Perhaps it was Peter Andre's sore throat that did it. Or perhaps it was just that after 12 months of recessionary gloom, adland was ready for some good news. Whatever the reason, last week's radio awards defied low expectations.
The industry roped in a few of its own celebs (who were clearly cheap, if not absolutely free) to present the awards, with Christian O'Connell the host. And though Andre was too fragile to sing (was that really a cheer from the audience at the news?) he took a turn on the stage. In the end, somewhat surprisingly, radio managed to put on a good show.
No mean feat in the circumstances. If media's having a torrid time (and it is), radio's having a worse one. You know the big picture by now: advertising revenue has collapsed in the recession. But radio is one of the hardest-hit of all commercial media and its fortunes are expected to recover slower than its rival media.
Despite the gloomy backdrop, though, there was plenty to celebrate last week. The winners were worthy. Particularly the work for the Department for Transport by Leo Burnett and Abbott Mead Vickers BBDO, which forced home the brutal realities of dangerous driving.
There was prize money too: £250,000 for Marie Curie Cancer Care, whose ad featuring actor Stephen Mangan talking about how the charity had helped his mum in her final months. And another £250,000 for the DfT, whose "Search" ad was a wonderfully realistic insight into what it's like to be arrested for dangerous driving. Otrivine, the eye-drops brand, was awarded the best new advertiser accolade and handed a cheque for £500,000. But none of it was enough to suggest a renaissance in radio advertising.
First, though, let's be positive. Apparently we Brits love radio. Ninety per cent of us tune in every week. The potential power of radio in the marketing mix is definitely undervalued. In the time-poor 21st century, radio is one of the few mediums that can be enjoyed while we're multi-tasking. Yet it's also a relationship medium. Its listeners feel a real intimacy with their favourite station, local or national, which means radio advertising can be incredibly potent.
But it also means radio advertising can be unspeakably annoying. All of which means radio advertising has to be really good to work. An awful lot isn't really good, though. Much of it is really quite bad. Maybe a lot of radio advertising just seems worse than it really is because it interrupts that special relationship that radio stations and radio DJs have with their audience. But the radio-awards judges found great creative work in depressingly short supply.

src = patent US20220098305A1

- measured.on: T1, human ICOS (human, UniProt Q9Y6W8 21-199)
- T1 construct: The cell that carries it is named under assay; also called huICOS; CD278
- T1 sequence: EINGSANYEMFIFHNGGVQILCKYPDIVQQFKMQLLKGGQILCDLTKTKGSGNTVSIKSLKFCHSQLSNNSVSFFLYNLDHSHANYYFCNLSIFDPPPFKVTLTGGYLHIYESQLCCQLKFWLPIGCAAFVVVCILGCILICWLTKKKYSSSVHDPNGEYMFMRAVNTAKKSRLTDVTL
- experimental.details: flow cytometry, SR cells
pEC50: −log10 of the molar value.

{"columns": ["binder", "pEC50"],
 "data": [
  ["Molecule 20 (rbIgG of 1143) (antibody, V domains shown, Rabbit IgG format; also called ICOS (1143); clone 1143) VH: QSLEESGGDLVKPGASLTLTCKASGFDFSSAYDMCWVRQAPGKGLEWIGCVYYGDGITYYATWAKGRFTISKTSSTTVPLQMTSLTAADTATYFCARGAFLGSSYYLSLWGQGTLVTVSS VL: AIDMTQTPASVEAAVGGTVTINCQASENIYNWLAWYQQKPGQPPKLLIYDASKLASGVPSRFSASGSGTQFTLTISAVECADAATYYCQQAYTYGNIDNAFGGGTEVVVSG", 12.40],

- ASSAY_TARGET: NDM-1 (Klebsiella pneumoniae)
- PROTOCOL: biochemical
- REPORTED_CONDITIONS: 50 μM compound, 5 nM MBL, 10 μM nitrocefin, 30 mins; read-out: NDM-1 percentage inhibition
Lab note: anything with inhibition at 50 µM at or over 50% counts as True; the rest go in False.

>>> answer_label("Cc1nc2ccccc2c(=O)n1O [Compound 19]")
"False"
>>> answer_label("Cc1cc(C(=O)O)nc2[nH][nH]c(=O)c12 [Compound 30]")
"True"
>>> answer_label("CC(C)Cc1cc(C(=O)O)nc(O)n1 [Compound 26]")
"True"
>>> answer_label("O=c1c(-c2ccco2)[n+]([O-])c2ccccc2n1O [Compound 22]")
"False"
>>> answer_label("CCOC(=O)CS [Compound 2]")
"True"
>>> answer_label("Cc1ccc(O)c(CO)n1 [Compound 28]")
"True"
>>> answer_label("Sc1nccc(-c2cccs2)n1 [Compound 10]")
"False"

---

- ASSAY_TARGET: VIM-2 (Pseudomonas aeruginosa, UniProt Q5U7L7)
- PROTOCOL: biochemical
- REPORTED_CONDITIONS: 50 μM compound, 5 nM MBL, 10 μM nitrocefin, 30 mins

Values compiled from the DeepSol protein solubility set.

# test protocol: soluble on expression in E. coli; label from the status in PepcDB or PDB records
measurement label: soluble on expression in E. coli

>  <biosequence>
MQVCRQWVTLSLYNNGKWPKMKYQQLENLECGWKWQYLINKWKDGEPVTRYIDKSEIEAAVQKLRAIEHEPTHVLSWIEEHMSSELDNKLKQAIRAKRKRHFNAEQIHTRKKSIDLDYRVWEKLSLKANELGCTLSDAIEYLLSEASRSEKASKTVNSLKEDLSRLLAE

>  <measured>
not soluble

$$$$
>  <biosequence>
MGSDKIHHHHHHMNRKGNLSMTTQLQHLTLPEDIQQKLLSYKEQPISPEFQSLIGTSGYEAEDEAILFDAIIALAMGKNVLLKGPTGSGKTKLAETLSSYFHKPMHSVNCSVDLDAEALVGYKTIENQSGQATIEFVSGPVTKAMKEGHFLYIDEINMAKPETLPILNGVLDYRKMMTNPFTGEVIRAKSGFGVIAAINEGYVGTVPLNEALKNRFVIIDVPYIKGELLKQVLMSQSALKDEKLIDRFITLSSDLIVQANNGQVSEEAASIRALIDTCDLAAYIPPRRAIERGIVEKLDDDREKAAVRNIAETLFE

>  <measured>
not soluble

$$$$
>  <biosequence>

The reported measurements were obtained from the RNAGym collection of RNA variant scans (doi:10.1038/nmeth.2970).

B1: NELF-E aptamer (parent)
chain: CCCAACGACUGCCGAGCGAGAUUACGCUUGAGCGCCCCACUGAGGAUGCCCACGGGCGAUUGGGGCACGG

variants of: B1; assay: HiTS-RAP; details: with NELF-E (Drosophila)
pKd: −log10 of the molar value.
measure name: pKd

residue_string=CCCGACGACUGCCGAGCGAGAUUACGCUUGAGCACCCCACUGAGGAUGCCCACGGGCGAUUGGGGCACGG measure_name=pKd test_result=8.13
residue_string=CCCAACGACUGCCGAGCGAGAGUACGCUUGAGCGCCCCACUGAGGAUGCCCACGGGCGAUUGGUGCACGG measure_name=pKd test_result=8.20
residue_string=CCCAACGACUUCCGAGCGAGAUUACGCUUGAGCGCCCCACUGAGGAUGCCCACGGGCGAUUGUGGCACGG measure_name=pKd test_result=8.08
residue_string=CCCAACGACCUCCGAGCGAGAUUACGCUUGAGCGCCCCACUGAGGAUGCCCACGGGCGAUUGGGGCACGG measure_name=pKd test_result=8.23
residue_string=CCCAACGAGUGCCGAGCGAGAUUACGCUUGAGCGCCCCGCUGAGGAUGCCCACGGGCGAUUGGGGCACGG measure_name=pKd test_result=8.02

The fact that advertising agencies and clients rarely get as excited about making a radio campaign as they do about, say, a TV ad or a ground-breaking piece of digital marketing doesn't help. So you'll often find that radio ads are made by junior creative teams, before they graduate on to sexier briefs. And advertisers might use radio when they're small and budgets are tight, but if their business grows and marketing budgets increase, they'll often shift their focus onto other media. And with other media now so much cheaper, it's easier for radio advertisers to "trade up" to TV and national print media.
So perhaps we shouldn't be surprised that there weren't many creative agencies at last week's awards. And no creative directors. And no creative agency chiefs. Which is a shame and a missed opportunity. Because unless agencies can be persuaded to take the craft of radio advertising more seriously, the quality of the work will continue to be poor and too many radio ads will continue to insult and irritate their listeners.
Best in Show: BBC local radio (Rainey Kelly Campbell Roalfe/Y&R)
Radio again. This time, the BBC. The BBC does radio beautifully, of course. And the BBC does advertising beautifully these days, too. So no surprise that Rainey Kelly Campbell Roalfe/Y&R's new ad campaign for BBC local radio is a wonderfully warm, lyrical homage to the medium. The soundtrack – a languid version of "Unchained Melody" – is just right: evocative and moreish. And the images of people hugging their local landmarks, from pillar boxes and landmarks to statues and train platforms, are tenderly and seductively shot. Feel the love.